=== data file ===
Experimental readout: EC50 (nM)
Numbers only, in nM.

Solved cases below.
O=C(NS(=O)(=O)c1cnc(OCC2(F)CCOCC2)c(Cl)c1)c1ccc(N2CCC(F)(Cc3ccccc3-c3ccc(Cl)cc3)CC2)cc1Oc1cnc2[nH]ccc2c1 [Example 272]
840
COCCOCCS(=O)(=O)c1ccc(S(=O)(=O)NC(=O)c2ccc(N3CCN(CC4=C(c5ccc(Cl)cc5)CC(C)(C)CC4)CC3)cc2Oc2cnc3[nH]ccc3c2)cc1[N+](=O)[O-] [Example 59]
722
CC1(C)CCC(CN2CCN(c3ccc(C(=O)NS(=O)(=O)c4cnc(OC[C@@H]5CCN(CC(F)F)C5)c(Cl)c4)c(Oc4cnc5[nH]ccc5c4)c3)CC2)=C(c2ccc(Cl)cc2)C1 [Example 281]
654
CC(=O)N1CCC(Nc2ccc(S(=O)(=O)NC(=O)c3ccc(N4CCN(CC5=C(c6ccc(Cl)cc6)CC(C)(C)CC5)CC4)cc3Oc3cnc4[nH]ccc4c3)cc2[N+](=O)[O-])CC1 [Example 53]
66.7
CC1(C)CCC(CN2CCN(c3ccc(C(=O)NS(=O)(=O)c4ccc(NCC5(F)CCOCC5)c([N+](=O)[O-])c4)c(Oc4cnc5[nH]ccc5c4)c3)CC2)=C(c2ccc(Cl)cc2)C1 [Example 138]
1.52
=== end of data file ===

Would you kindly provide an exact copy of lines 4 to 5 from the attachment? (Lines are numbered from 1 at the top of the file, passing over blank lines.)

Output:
O=C(NS(=O)(=O)c1cnc(OCC2(F)CCOCC2)c(Cl)c1)c1ccc(N2CCC(F)(Cc3ccccc3-c3ccc(Cl)cc3)CC2)cc1Oc1cnc2[nH]ccc2c1 [Example 272]
840